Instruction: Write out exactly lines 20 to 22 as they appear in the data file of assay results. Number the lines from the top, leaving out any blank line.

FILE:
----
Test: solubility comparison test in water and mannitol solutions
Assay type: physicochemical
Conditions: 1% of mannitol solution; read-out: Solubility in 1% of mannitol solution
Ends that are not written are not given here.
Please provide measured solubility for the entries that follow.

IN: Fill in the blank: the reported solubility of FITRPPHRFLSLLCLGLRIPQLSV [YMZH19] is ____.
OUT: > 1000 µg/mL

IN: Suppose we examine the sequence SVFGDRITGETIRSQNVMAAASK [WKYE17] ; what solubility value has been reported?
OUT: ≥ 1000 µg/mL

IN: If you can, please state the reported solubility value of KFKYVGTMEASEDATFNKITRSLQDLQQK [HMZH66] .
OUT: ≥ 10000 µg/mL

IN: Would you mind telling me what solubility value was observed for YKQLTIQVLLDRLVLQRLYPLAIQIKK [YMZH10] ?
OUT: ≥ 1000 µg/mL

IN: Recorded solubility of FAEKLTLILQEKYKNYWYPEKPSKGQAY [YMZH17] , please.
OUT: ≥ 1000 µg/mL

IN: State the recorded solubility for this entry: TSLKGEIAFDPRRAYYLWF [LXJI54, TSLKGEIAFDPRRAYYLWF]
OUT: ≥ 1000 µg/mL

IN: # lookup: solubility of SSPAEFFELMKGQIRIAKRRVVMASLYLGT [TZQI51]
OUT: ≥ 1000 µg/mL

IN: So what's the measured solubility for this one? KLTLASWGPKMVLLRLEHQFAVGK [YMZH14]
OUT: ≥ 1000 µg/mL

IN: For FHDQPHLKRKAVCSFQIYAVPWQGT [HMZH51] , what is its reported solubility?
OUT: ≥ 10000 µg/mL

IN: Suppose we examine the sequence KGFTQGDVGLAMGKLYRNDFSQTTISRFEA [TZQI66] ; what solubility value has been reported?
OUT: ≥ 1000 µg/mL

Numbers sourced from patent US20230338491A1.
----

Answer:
IN: So what's the measured solubility for this one? KLTLASWGPKMVLLRLEHQFAVGK [YMZH14]
OUT: ≥ 1000 µg/mL

IN: For FHDQPHLKRKAVCSFQIYAVPWQGT [HMZH51] , what is its reported solubility?